Dementia Action at Touchstone

Touchstone is committed to becoming Dementia friendly, and in recent months we have been focusing on what changes we can make to make our sites easy for people with dementia to feel relaxed in. This has involved fitting new carpets and brightly coloured toilet seats, which can be helpful for people with dementia, as it is common for a person’s visual perception to be affected and similar coloured floors and walls can appear to merge, which can be very confusing. By having different coloured toilet seats and carpets, we can ensure that people with dementia have a clear awareness of their surroundings. We have also ensured that all rooms have signage in bright colours and clear font; labelling things clearly can help reduce confusion and anxiety for someone with dementia.

Touchstone is continuing to support people with dementia through the BME Dementia Service. This is our service dedicated to supporting people from BME backgrounds with dementia, and their carers and families. We know that people from BME backgrounds have specific difficulties when it comes to dementia. For example, in five South Asian languages, there is no word for dementia, and due to this there is a lot of misunderstanding around the disease.  This misunderstanding has meant that people go misdiagnosed for longer and symptoms are mistakenly understood to be a normal part of ageing. Our BME Dementia Service works hard to raise awareness of dementia in BME communities, through providing talks at religious and community spaces, and offering support for people who are affected. We also understand that people from BME backgrounds are more likely to experience culturally specific challenges and stigma associated with dementia, and we work hard to reduce the barriers to accessing support and reduce the stigma in the community.

This year, the BME Dementia Service has increased the Dementia Café from once a month to twice a month, and we have been working hard to produce a programme of activities suitable for the whole group to come together, socialise and engage in activities which are beneficial for keeping the brain active and supporting health and wellbeing. We have also used this to raise awareness of dementia through our recent Hamari Yaadain play in partnership with West Yorkshire Playhouse. This play was a brilliant opportunity in which the life stories of our Dementia Café members were showcased through a mainstream platform as part of the Every Third Minute Festival.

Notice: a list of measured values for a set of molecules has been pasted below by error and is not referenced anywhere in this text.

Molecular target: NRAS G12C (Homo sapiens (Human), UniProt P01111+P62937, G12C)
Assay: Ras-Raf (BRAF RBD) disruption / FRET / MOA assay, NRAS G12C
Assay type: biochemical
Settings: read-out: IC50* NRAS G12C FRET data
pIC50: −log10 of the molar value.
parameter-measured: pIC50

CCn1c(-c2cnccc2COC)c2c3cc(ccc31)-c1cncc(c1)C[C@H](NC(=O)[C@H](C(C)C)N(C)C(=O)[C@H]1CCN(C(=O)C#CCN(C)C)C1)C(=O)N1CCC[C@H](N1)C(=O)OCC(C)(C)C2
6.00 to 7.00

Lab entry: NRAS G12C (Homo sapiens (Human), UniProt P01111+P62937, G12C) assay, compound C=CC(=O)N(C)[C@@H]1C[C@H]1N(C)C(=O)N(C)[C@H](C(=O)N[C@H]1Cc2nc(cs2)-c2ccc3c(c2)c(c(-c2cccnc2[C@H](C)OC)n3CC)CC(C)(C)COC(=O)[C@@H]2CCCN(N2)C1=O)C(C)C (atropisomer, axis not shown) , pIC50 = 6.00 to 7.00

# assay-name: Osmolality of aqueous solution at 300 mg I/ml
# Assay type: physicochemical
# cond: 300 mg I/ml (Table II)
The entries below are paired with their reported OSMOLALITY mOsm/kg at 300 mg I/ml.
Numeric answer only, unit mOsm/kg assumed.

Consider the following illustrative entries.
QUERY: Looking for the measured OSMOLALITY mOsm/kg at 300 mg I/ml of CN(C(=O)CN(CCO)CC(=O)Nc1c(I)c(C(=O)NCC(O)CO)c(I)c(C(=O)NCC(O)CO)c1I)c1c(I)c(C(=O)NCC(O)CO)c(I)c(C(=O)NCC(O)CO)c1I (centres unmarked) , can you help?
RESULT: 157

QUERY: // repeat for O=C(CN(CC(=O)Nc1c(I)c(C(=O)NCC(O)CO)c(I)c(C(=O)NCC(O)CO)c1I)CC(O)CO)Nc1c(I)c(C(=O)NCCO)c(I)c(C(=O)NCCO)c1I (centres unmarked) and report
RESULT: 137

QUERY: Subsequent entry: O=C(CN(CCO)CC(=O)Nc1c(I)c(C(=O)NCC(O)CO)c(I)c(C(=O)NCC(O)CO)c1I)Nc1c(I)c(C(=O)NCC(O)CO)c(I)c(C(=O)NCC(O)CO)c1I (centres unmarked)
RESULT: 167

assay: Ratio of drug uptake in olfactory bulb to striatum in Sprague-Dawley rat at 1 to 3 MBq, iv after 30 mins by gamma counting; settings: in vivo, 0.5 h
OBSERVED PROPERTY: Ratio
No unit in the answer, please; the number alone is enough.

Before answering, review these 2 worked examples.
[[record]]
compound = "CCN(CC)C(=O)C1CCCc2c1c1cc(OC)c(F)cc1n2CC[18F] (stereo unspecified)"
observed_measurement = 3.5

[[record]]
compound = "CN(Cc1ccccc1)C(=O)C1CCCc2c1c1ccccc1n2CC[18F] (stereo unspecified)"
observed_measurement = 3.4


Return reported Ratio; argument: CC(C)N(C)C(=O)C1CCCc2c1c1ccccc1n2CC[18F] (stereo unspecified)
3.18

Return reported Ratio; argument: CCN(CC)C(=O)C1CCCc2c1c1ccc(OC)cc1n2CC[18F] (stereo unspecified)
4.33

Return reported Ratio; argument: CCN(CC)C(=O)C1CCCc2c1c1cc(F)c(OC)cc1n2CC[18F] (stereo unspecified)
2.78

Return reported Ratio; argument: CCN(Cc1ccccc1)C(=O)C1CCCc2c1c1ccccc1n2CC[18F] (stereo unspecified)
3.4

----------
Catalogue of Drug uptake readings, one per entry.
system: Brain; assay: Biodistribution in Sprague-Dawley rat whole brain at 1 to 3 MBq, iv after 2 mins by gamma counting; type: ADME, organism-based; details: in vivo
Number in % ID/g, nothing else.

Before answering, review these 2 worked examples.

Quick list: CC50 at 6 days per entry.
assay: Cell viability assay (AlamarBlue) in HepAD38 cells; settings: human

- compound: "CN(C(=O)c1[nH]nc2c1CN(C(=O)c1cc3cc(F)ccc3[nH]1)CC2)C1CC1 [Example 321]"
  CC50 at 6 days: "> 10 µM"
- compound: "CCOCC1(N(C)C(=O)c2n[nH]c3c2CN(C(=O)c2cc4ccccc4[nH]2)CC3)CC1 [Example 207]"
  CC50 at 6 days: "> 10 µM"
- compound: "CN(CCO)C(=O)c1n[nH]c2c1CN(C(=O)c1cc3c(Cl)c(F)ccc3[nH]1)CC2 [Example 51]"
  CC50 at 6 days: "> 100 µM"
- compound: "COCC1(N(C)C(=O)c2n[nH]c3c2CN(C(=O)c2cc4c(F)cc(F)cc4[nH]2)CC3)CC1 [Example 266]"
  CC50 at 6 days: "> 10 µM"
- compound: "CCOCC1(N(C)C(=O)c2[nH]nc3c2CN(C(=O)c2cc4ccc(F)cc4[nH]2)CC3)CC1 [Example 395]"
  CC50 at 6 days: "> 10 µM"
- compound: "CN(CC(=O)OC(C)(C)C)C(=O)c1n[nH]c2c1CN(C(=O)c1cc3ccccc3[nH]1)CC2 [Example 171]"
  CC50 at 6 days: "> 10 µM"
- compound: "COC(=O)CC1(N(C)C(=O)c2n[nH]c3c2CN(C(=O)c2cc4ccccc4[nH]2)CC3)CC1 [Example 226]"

The BME Dementia Service’s newest team member, Georgina, talks about her experience of joining the team and learning how to support BME people with dementia and their carers:

Since joining the BME Dementia Service, I have learnt a lot about the challenges faced by people with dementia and their carers, with special regard for those coming from BME backgrounds. For me, the biggest thing to remember is to be patient and kind. I always keep in mind that a person with dementia hasn’t always had this disease, and it can be difficult to come to terms with, both for the person diagnosed and their families too. I love seeing people with dementia living rich, happy lives, socialising and contributing to their communities, and this is made possible by great support from families, carers and the BME Dementia Service.

Through this role I have also become a Dementia Friend, and from this I learnt that it is essential that we all take steps to include people with dementia in the community in any way we can. Dementia is a complex and progressive disease, but with the right support people can continue to live their lives and enjoy everyday. My action this Dementia Action Week will be to start conversations with someone new about dementia every day, to keep raising awareness and encourage others to take steps to create dementia friendly communities where people with dementia and their carers feel supported.

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